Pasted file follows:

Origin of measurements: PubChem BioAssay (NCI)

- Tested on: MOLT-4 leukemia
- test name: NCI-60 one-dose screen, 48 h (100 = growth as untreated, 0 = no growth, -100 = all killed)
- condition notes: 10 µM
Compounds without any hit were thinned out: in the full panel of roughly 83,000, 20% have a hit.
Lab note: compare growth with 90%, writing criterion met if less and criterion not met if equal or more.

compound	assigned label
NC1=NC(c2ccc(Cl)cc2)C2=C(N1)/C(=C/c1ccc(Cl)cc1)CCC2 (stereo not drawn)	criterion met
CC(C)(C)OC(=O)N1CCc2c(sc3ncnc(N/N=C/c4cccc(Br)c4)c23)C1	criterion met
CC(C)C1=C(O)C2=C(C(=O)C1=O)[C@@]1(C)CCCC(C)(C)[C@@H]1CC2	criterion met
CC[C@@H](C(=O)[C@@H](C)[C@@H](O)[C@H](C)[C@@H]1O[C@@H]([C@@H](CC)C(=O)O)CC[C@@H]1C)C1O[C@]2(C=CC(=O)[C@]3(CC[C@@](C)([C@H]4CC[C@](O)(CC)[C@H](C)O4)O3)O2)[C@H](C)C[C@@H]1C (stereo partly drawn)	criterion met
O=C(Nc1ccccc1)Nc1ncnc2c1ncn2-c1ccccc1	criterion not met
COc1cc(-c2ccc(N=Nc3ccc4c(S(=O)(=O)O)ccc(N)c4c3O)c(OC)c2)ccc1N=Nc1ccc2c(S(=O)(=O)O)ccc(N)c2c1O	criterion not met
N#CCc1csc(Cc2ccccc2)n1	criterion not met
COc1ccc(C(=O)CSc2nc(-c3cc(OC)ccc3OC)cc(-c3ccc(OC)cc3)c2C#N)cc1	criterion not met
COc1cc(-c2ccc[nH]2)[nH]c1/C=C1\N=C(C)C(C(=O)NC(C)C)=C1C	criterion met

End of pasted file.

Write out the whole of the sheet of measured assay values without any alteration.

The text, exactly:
Origin of measurements: PubChem BioAssay (NCI)

- Tested on: MOLT-4 leukemia
- test name: NCI-60 one-dose screen, 48 h (100 = growth as untreated, 0 = no growth, -100 = all killed)
- condition notes: 10 µM
Compounds without any hit were thinned out: in the full panel of roughly 83,000, 20% have a hit.
Lab note: compare growth with 90%, writing criterion met if less and criterion not met if equal or more.

compound	assigned label
NC1=NC(c2ccc(Cl)cc2)C2=C(N1)/C(=C/c1ccc(Cl)cc1)CCC2 (stereo not drawn)	criterion met
CC(C)(C)OC(=O)N1CCc2c(sc3ncnc(N/N=C/c4cccc(Br)c4)c23)C1	criterion met
CC(C)C1=C(O)C2=C(C(=O)C1=O)[C@@]1(C)CCCC(C)(C)[C@@H]1CC2	criterion met
CC[C@@H](C(=O)[C@@H](C)[C@@H](O)[C@H](C)[C@@H]1O[C@@H]([C@@H](CC)C(=O)O)CC[C@@H]1C)C1O[C@]2(C=CC(=O)[C@]3(CC[C@@](C)([C@H]4CC[C@](O)(CC)[C@H](C)O4)O3)O2)[C@H](C)C[C@@H]1C (stereo partly drawn)	criterion met
O=C(Nc1ccccc1)Nc1ncnc2c1ncn2-c1ccccc1	criterion not met
COc1cc(-c2ccc(N=Nc3ccc4c(S(=O)(=O)O)ccc(N)c4c3O)c(OC)c2)ccc1N=Nc1ccc2c(S(=O)(=O)O)ccc(N)c2c1O	criterion not met
N#CCc1csc(Cc2ccccc2)n1	criterion not met
COc1ccc(C(=O)CSc2nc(-c3cc(OC)ccc3OC)cc(-c3ccc(OC)cc3)c2C#N)cc1	criterion not met
COc1cc(-c2ccc[nH]2)[nH]c1/C=C1\N=C(C)C(C(=O)NC(C)C)=C1C	criterion met